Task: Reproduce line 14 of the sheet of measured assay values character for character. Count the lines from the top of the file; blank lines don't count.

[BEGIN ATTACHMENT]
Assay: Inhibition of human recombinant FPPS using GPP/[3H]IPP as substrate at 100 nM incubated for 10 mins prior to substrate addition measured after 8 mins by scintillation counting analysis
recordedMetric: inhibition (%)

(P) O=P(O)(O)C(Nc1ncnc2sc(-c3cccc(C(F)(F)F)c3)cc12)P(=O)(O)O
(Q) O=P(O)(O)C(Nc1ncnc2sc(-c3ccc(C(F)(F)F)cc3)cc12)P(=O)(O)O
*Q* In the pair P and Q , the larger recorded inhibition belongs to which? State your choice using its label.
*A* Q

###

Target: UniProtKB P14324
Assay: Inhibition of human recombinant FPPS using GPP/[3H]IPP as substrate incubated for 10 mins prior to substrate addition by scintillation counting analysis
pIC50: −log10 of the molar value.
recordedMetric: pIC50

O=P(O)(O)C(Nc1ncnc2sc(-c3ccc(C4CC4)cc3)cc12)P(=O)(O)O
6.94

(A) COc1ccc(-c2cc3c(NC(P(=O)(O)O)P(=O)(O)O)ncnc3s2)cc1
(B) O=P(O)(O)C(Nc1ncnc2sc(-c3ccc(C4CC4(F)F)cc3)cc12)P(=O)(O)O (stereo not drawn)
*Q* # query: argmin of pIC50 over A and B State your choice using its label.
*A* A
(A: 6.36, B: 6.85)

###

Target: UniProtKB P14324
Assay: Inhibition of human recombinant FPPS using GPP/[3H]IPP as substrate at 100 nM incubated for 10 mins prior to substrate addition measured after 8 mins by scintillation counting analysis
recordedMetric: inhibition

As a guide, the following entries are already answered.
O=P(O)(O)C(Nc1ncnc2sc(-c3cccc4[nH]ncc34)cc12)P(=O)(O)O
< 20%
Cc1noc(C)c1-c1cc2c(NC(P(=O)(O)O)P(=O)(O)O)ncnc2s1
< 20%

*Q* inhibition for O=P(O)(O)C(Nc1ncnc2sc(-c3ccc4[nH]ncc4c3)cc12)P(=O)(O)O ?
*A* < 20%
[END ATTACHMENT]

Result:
(A) COc1ccc(-c2cc3c(NC(P(=O)(O)O)P(=O)(O)O)ncnc3s2)cc1